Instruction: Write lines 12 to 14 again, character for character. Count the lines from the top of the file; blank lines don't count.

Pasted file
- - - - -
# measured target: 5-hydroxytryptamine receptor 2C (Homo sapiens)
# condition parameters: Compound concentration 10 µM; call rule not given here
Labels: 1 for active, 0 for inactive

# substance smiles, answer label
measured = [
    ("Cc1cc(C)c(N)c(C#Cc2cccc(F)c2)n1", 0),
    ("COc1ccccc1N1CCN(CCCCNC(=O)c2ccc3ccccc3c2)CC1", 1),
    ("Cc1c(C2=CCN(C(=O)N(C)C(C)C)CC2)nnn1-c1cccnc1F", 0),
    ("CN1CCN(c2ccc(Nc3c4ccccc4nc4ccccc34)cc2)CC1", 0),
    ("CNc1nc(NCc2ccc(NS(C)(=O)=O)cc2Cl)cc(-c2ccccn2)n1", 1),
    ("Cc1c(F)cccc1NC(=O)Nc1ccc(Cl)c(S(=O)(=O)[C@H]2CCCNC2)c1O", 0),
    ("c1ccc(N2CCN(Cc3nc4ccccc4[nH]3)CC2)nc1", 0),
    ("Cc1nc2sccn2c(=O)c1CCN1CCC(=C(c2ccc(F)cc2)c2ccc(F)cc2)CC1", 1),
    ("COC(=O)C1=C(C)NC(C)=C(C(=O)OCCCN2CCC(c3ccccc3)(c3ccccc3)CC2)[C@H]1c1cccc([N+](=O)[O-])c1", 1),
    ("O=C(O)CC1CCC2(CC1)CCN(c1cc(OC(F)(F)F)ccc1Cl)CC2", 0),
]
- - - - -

    ("c1ccc(N2CCN(Cc3nc4ccccc4[nH]3)CC2)nc1", 0),
    ("Cc1nc2sccn2c(=O)c1CCN1CCC(=C(c2ccc(F)cc2)c2ccc(F)cc2)CC1", 1),
    ("COC(=O)C1=C(C)NC(C)=C(C(=O)OCCCN2CCC(c3ccccc3)(c3ccccc3)CC2)[C@H]1c1cccc([N+](=O)[O-])c1", 1),